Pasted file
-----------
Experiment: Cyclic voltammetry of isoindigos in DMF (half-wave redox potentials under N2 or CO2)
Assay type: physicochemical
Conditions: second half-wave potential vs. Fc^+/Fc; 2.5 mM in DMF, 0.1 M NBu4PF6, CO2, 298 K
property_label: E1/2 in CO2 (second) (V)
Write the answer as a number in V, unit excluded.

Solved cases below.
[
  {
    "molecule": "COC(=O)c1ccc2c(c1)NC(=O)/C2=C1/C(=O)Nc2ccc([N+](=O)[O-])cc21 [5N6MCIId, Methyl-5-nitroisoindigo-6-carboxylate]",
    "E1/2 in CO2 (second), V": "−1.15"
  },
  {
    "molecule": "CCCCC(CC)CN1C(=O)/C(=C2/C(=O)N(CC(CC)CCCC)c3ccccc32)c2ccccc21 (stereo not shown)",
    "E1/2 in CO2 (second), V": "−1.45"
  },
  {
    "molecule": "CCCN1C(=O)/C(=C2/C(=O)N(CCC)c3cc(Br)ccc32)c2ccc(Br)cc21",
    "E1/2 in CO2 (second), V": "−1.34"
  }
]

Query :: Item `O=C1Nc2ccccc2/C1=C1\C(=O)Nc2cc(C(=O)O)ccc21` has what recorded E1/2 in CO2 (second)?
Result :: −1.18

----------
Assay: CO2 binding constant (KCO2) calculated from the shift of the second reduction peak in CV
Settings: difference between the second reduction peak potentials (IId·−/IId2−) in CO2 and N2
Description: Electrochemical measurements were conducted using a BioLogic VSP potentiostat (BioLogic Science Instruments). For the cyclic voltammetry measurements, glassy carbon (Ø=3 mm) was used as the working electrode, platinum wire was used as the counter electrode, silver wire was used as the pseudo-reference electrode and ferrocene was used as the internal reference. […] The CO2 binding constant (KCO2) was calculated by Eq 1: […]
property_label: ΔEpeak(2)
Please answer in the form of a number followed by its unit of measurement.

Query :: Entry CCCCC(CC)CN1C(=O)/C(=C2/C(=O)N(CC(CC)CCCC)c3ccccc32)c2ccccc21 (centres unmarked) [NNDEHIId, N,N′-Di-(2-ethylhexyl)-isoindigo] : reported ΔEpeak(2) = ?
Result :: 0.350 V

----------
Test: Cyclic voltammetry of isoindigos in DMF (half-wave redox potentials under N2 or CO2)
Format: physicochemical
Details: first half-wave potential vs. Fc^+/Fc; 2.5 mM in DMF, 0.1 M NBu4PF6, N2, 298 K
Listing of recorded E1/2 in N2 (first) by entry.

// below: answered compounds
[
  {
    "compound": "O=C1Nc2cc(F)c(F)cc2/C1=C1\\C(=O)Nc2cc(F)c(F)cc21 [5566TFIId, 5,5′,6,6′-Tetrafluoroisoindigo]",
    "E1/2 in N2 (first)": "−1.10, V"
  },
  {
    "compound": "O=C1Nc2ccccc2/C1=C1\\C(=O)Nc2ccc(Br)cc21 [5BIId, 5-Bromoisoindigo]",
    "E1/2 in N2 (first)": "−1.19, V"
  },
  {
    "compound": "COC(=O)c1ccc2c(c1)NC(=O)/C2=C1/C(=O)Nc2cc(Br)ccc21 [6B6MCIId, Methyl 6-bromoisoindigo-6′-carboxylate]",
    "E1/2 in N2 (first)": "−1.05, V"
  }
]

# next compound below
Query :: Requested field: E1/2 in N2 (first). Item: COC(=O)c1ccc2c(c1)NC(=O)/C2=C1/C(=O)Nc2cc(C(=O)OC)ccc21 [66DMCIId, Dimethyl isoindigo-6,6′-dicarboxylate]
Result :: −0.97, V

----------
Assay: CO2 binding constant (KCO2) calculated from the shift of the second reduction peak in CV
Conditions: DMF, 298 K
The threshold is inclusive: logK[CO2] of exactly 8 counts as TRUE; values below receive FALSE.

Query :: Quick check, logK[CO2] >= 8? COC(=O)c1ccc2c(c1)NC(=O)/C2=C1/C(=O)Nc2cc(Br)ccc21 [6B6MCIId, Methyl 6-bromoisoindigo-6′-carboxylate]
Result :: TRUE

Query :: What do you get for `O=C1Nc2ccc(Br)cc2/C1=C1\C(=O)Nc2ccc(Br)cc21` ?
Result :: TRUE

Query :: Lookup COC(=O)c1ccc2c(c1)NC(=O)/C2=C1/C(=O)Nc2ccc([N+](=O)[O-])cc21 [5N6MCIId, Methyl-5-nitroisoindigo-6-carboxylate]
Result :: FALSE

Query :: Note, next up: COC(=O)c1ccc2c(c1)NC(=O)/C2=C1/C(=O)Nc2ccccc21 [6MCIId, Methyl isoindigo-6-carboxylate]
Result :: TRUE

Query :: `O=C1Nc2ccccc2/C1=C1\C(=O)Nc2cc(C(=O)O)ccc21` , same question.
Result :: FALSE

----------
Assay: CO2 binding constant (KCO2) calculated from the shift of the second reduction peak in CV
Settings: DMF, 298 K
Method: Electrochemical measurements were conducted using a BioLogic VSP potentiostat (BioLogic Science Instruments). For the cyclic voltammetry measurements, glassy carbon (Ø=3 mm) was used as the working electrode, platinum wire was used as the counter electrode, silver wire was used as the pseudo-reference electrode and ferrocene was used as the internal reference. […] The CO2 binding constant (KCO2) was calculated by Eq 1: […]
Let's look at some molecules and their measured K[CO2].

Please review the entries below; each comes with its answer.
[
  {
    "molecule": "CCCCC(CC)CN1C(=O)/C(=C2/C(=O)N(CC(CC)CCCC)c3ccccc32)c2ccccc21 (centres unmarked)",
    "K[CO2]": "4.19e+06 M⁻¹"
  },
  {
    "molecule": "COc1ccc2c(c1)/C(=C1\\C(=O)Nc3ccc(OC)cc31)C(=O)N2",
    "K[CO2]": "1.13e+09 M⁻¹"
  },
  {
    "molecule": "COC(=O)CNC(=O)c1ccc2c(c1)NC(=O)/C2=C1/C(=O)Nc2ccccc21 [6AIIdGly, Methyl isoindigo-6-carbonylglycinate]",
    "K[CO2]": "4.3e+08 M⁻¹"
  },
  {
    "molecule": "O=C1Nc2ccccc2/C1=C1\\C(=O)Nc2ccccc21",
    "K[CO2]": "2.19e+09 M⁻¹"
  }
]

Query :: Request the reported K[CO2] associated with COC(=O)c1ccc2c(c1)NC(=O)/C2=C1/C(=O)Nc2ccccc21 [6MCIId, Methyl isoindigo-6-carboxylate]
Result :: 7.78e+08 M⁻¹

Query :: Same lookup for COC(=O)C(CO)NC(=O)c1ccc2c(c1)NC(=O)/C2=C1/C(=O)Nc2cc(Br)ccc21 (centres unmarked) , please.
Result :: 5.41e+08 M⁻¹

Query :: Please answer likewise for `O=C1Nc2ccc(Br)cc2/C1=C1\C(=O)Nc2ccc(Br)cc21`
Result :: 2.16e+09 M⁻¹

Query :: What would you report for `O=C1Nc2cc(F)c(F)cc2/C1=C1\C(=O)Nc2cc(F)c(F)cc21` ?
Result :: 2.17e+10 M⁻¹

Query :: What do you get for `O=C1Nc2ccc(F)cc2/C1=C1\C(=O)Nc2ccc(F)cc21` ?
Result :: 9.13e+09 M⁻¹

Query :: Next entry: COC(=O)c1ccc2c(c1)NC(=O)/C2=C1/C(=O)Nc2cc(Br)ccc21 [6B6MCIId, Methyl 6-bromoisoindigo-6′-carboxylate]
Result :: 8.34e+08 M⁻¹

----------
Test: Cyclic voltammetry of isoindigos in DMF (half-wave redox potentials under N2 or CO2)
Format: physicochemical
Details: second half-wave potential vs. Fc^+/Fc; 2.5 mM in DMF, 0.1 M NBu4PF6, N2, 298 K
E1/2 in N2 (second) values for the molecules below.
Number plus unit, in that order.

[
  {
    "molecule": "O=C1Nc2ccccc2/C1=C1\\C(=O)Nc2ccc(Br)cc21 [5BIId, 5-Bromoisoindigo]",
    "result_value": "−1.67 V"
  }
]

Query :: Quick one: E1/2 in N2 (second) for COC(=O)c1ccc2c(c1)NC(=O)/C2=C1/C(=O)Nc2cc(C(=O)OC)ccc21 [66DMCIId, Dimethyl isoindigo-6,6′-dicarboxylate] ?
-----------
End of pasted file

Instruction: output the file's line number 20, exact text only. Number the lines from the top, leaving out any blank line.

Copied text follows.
]